I feel as though I am in a dream, as though nothing I am engaged in is really real. The worst part is, as in a dream, that I cannot get a grip on what is real. It is not just that God is absent and the yawning gulf of his absence is a felt emotion. God has become a meaningless word. There is nothing to be absent. There is no emotion. There is this fuzzy, hazy, cotton wool shrouded existence and nothing else.

After living for so long in a warm and comfortable cocoon of my own making I am now exposed to the elements, faced with uncertainty and nagged by anxiety – all on a homely domestic scale – nothing major or life threatening like that faced by billions of people down through history and in the world today. All the time a little question has been niggling away on the edges of my attention – Where does God fit into all this? 

The God I have been accustomed to dealing with has been, partly a mental construct (of memories, of experiences and speculative thoughts), partly a void beneath the surface of reality (with all the terrifying attraction of the plunging fall of a high cliff beneath ones feet), but most of all, the focus of a deep and persistent yearning. He seems to have no place in this mundane world of practical things, of tasks and shopping, work and leisure. He does not enter into our plans, is not a factor in the negotiations and decisions of our daily lives. Moments of prayer, meditation and worship are, more often than not, a hiatus in the daily course of events, a suspension of important and necessary activities. We have become completely secularised and there is no longer a link between the secular and the sacred. There is no longer a sacred.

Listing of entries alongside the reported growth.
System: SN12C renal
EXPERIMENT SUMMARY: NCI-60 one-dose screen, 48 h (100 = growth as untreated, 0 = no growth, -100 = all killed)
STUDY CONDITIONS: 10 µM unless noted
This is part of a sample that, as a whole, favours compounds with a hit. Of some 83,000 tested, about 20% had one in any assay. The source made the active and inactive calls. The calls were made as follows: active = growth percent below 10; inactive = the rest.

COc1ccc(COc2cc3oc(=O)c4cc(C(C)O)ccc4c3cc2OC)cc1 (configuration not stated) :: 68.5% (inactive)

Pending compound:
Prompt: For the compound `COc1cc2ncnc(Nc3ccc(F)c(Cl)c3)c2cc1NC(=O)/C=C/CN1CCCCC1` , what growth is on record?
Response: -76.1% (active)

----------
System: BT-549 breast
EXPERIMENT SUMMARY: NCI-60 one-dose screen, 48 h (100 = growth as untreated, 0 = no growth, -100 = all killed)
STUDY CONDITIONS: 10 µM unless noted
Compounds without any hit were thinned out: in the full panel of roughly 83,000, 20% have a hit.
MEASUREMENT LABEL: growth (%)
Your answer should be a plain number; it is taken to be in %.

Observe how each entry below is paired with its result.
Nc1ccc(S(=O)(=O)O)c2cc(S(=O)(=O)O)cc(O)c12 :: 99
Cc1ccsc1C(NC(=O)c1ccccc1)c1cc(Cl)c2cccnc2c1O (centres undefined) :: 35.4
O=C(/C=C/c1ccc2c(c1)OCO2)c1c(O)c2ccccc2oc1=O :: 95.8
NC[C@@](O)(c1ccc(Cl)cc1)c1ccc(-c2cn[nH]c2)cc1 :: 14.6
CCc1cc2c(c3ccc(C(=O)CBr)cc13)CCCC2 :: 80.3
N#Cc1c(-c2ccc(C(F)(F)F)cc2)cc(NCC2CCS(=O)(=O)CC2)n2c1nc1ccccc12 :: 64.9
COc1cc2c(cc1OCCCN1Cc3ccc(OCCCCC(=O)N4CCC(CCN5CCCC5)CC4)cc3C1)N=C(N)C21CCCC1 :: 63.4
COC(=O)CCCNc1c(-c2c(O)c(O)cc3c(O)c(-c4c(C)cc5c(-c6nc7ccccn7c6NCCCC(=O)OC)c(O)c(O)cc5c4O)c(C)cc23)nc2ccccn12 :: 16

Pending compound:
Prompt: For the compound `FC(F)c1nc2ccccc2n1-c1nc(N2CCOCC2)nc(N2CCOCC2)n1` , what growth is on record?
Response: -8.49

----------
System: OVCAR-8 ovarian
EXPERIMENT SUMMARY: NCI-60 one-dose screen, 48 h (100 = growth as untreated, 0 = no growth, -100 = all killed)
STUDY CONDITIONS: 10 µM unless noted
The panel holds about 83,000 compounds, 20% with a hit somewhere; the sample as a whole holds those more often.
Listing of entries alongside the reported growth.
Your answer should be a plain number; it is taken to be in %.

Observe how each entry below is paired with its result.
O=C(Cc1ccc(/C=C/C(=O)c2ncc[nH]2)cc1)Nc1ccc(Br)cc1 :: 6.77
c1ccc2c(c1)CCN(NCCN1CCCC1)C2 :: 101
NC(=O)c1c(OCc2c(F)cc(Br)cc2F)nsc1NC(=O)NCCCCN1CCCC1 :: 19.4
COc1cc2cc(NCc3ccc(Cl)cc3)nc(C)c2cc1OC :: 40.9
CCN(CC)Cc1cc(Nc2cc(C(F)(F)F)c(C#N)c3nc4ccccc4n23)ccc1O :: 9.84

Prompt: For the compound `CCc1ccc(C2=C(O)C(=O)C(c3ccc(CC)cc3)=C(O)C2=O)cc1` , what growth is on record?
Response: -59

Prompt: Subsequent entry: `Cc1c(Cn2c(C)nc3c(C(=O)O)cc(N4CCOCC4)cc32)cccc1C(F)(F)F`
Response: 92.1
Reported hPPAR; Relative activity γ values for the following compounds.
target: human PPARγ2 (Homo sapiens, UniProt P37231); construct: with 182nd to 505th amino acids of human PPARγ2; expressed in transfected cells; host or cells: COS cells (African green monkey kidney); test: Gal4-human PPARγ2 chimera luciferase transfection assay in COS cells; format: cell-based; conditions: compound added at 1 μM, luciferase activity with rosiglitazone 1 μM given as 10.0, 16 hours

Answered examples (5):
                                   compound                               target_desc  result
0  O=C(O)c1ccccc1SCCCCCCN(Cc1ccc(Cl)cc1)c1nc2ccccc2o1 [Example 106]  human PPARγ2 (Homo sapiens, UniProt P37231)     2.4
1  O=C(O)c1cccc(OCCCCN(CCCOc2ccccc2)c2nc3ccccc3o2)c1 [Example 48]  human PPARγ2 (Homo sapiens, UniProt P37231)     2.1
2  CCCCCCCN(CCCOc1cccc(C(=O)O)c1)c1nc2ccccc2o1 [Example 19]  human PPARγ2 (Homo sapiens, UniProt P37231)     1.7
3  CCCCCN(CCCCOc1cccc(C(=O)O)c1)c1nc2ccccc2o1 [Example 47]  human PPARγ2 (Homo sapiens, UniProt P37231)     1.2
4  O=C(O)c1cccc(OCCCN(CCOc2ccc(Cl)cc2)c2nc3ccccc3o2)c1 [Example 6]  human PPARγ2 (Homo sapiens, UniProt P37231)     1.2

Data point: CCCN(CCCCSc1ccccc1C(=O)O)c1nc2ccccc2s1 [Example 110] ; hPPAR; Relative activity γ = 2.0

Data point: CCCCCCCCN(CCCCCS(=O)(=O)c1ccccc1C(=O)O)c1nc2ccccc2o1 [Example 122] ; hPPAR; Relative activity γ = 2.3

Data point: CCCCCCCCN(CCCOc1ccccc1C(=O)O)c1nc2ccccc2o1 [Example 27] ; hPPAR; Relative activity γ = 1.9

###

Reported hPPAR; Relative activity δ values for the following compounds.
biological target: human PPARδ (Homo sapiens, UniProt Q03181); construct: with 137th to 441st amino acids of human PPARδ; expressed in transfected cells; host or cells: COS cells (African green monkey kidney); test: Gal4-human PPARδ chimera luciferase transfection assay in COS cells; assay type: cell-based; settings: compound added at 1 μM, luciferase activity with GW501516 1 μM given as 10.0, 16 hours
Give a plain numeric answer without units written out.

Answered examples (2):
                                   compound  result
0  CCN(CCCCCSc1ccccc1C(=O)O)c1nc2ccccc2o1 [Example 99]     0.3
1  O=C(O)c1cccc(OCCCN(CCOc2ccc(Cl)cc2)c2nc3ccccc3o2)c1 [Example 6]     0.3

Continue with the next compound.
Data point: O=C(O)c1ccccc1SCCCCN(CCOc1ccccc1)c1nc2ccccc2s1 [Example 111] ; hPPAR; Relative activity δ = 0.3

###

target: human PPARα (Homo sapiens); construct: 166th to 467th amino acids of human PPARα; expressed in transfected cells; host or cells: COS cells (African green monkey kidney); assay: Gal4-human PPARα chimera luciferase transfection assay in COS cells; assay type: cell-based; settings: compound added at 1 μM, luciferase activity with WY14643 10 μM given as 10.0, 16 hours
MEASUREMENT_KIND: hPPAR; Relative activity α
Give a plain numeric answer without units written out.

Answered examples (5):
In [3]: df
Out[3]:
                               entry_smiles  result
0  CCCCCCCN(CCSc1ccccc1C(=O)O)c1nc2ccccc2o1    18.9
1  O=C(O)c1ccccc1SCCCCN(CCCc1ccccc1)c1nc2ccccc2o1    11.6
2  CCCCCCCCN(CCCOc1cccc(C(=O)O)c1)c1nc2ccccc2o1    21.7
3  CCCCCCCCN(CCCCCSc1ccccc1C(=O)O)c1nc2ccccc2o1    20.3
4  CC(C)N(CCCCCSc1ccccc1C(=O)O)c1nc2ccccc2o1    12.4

And yet beneath all this, soft, half felt, an undercurrent runs, of yearning and desire – an impulse to love, to be and be with –  all without a who and without a why.

The problematic nature of the self

Friday, January 25th, 2008


Reading McIntosh’s Mystical Theology* – it covers precisely the ground I have been thinking about lately. On the problematic nature of the self there is no doubt that Kerr** is correct. We are constituted by our human interactions – but what else goes into the mix? Is it entirely a case of co-dependent origination? Surely this is the efficient cause. What are the material and final causes? The final cause is where transcendence fits in. The origin of self lies in human interrelationships. Where those relationships are positive, co-operative and loving they are productive. Where they are negative, exploitative and selfish they are destructive. The primary dynamic is not physical, or biological but love, or some similar élan vital towards co-operation and creation. But the question still remains. Individual selves emerge from the matrix oriented through self-transcendence towards Ultimate Reality – we do not know the what and the why of this process. We do not know the relationship between the self and ultimate Reality, or indeed whether the term relationship can properly be applied. Indeed, so fundamental is co-dependent origination and the creative role of human interaction that it may be the case that this preoccupation with the individual self is an aberration. What is important is God. We need to get away from the preoccupation with inner states which keeps us locked in the prison of the existential self. But this is difficult because they are what we experience. God, by definition, cannot be part of our experience. Our experience determines the way of our living, usually. We are reactive because we do not understand what we are, or where we are going, or rather, we understand ourselves only in terms of the history of our personal experience. The transcendence of this empirical self is at worst a theory, at best a belief based on a few transitory glimpses. In the end reasoning fails and we are left before the MYSTERY – a luminous darkness, tremendum et fascinans, as Otto puts it.

[* McIntosh Mark A.; Mystical Theology, Blackwell, Oxford 1998]

[**“What constitutes us as human beings is the regular and patterned reactions that we have to one another.” Fergus Kerr;  Theology after Wittgenstein, Blackwell, Oxford 1986 quoted in McIntosh p. 21]


Wednesday, January 23rd, 2008